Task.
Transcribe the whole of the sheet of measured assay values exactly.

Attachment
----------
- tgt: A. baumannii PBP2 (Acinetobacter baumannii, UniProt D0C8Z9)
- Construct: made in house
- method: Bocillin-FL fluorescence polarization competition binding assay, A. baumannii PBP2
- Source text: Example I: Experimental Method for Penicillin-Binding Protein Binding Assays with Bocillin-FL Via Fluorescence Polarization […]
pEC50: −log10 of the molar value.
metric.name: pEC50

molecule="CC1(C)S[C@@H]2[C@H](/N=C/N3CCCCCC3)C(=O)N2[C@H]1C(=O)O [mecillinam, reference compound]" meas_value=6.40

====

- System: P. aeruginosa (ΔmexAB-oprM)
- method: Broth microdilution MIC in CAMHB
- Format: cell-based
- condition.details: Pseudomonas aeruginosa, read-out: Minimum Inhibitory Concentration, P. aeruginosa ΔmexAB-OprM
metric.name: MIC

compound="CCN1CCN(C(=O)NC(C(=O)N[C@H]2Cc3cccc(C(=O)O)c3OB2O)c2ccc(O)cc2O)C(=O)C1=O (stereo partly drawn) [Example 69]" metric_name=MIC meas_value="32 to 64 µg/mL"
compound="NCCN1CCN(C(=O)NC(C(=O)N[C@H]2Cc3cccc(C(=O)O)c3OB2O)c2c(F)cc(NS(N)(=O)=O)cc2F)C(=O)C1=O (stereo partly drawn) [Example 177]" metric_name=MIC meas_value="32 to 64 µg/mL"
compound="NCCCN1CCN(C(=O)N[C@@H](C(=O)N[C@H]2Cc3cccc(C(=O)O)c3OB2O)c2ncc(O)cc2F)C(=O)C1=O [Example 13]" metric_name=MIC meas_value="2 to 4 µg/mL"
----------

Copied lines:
- tgt: A. baumannii PBP2 (Acinetobacter baumannii, UniProt D0C8Z9)
- Construct: made in house
- method: Bocillin-FL fluorescence polarization competition binding assay, A. baumannii PBP2
- Source text: Example I: Experimental Method for Penicillin-Binding Protein Binding Assays with Bocillin-FL Via Fluorescence Polarization […]
pEC50: −log10 of the molar value.
metric.name: pEC50

molecule="CC1(C)S[C@@H]2[C@H](/N=C/N3CCCCCC3)C(=O)N2[C@H]1C(=O)O [mecillinam, reference compound]" meas_value=6.40

====

- System: P. aeruginosa (ΔmexAB-oprM)
- method: Broth microdilution MIC in CAMHB
- Format: cell-based
- condition.details: Pseudomonas aeruginosa, read-out: Minimum Inhibitory Concentration, P. aeruginosa ΔmexAB-OprM
metric.name: MIC

compound="CCN1CCN(C(=O)NC(C(=O)N[C@H]2Cc3cccc(C(=O)O)c3OB2O)c2ccc(O)cc2O)C(=O)C1=O (stereo partly drawn) [Example 69]" metric_name=MIC meas_value="32 to 64 µg/mL"
compound="NCCN1CCN(C(=O)NC(C(=O)N[C@H]2Cc3cccc(C(=O)O)c3OB2O)c2c(F)cc(NS(N)(=O)=O)cc2F)C(=O)C1=O (stereo partly drawn) [Example 177]" metric_name=MIC meas_value="32 to 64 µg/mL"
compound="NCCCN1CCN(C(=O)N[C@@H](C(=O)N[C@H]2Cc3cccc(C(=O)O)c3OB2O)c2ncc(O)cc2F)C(=O)C1=O [Example 13]" metric_name=MIC meas_value="2 to 4 µg/mL"